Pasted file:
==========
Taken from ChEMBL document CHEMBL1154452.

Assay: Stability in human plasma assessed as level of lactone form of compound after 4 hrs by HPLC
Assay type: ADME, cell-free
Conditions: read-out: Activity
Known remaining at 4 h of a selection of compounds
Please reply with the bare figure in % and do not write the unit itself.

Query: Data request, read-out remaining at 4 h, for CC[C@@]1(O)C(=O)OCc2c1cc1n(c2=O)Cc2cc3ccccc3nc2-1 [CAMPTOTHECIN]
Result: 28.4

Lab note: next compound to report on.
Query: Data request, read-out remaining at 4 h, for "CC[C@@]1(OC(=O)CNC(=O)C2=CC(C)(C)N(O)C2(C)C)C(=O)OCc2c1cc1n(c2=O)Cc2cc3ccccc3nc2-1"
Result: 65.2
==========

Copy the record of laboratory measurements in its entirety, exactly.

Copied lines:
Taken from ChEMBL document CHEMBL1154452.

Assay: Stability in human plasma assessed as level of lactone form of compound after 4 hrs by HPLC
Assay type: ADME, cell-free
Conditions: read-out: Activity
Known remaining at 4 h of a selection of compounds
Please reply with the bare figure in % and do not write the unit itself.

Query: Data request, read-out remaining at 4 h, for CC[C@@]1(O)C(=O)OCc2c1cc1n(c2=O)Cc2cc3ccccc3nc2-1 [CAMPTOTHECIN]
Result: 28.4

Lab note: next compound to report on.
Query: Data request, read-out remaining at 4 h, for "CC[C@@]1(OC(=O)CNC(=O)C2=CC(C)(C)N(O)C2(C)C)C(=O)OCc2c1cc1n(c2=O)Cc2cc3ccccc3nc2-1"
Result: 65.2